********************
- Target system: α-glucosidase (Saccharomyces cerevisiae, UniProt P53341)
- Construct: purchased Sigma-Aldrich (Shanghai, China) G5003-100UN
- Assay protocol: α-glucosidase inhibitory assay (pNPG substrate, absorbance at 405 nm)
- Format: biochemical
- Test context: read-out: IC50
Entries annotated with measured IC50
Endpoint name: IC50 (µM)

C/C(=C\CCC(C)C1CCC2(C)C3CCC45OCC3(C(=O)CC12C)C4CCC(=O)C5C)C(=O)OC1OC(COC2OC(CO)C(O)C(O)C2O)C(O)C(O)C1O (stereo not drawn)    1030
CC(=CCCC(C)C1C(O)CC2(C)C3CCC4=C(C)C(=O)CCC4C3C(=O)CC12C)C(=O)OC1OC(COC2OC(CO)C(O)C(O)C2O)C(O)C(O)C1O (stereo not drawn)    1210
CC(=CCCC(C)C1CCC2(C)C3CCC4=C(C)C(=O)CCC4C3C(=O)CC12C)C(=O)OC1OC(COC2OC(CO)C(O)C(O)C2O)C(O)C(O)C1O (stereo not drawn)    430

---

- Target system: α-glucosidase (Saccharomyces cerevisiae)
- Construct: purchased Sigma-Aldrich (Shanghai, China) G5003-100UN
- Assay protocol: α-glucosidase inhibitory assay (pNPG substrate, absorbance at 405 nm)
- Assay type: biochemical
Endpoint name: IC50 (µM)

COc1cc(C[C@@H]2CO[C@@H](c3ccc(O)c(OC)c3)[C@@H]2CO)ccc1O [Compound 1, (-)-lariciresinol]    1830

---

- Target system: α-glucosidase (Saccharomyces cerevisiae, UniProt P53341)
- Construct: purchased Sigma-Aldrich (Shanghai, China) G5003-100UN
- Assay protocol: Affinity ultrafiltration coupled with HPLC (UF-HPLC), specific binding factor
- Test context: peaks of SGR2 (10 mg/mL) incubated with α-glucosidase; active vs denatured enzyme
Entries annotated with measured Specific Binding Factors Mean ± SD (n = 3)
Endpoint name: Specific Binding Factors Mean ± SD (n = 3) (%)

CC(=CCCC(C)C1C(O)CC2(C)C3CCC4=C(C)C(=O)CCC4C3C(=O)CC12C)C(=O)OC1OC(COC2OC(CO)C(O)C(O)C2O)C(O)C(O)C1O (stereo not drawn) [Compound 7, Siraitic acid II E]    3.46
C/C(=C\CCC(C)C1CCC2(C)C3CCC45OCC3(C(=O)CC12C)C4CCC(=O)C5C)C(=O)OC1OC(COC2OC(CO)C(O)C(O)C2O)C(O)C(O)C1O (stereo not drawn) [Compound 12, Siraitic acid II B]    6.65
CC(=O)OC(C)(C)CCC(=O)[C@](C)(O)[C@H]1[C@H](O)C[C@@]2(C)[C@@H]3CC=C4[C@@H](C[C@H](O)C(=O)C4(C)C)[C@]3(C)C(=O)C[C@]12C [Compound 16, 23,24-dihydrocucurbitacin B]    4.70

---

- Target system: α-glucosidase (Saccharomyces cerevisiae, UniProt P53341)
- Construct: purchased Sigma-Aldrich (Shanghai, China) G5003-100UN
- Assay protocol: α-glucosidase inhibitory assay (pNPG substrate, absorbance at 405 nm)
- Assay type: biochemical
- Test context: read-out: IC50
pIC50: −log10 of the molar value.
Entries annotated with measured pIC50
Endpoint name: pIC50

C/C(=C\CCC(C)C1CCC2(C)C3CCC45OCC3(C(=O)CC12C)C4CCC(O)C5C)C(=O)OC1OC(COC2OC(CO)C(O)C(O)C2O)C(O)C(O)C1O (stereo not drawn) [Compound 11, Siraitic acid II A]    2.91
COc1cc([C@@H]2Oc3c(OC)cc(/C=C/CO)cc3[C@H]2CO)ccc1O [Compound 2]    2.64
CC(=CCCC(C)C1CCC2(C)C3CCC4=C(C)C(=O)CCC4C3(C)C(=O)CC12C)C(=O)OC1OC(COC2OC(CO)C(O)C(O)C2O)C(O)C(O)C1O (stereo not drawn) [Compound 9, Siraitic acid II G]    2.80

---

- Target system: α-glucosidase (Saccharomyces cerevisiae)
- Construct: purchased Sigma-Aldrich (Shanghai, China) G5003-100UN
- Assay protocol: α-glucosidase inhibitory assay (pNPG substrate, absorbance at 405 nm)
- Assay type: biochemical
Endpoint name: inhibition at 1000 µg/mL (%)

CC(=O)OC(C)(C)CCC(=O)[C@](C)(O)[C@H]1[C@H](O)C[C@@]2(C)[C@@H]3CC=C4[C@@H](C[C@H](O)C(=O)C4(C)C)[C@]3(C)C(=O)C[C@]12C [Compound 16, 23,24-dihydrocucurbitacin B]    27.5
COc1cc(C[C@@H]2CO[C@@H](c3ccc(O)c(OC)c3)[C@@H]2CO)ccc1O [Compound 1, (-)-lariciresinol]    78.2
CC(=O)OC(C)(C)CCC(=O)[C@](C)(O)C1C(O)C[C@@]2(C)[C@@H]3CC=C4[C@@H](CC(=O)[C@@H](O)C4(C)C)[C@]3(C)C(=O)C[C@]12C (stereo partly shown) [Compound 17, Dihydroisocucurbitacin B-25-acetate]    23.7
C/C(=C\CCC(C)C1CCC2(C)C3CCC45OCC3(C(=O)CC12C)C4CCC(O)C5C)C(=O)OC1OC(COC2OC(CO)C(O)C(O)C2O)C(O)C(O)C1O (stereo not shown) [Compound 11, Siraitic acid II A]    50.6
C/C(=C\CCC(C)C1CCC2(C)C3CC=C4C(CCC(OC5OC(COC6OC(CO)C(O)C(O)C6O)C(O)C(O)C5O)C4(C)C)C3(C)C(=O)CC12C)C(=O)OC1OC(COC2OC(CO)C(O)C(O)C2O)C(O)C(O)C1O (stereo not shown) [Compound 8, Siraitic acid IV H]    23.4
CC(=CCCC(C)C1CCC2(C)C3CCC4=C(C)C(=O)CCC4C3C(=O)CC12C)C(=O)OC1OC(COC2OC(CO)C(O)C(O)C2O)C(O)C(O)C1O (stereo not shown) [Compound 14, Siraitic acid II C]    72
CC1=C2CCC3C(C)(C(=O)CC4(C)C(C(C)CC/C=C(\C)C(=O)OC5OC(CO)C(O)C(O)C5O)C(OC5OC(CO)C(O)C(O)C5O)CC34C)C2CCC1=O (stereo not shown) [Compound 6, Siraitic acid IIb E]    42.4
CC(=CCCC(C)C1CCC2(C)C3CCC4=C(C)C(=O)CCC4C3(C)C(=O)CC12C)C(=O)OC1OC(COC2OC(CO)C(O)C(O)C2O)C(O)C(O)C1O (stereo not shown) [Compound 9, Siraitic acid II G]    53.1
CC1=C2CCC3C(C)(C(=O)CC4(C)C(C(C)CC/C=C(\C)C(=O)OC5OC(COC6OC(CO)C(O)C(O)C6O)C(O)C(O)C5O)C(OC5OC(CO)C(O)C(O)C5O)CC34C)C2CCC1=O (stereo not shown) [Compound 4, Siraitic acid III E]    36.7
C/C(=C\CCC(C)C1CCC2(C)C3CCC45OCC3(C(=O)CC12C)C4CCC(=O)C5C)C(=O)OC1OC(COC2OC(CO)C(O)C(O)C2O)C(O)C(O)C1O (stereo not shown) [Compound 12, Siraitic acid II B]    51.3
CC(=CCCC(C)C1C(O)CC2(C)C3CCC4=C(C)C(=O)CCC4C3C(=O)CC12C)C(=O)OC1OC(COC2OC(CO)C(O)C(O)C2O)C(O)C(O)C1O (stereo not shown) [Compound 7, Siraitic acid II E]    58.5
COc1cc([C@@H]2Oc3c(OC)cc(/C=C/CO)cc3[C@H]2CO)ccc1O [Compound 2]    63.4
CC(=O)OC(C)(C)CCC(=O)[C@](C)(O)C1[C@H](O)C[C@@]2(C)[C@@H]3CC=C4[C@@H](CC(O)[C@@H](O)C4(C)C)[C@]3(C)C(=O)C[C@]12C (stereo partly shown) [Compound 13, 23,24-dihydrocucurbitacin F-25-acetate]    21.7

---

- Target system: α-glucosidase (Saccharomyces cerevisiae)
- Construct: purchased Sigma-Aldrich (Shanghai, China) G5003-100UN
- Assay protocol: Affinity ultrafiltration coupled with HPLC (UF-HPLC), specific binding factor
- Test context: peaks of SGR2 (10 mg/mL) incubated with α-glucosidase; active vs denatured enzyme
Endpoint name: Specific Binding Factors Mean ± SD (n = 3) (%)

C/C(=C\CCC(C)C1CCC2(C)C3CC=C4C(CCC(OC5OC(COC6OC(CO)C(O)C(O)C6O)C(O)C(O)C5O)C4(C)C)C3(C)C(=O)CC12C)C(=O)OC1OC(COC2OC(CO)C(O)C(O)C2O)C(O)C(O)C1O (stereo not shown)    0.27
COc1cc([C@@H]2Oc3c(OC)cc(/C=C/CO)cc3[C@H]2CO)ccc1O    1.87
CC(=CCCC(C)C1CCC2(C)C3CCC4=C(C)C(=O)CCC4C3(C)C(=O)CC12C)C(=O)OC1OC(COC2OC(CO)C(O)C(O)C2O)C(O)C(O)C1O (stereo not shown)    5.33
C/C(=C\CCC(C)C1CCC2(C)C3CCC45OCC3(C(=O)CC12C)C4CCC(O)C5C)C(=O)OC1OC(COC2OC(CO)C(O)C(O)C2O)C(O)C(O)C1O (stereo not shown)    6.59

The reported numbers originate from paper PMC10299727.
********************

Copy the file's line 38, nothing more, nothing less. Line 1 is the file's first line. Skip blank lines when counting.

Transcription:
COc1cc([C@@H]2Oc3c(OC)cc(/C=C/CO)cc3[C@H]2CO)ccc1O [Compound 2]    2.64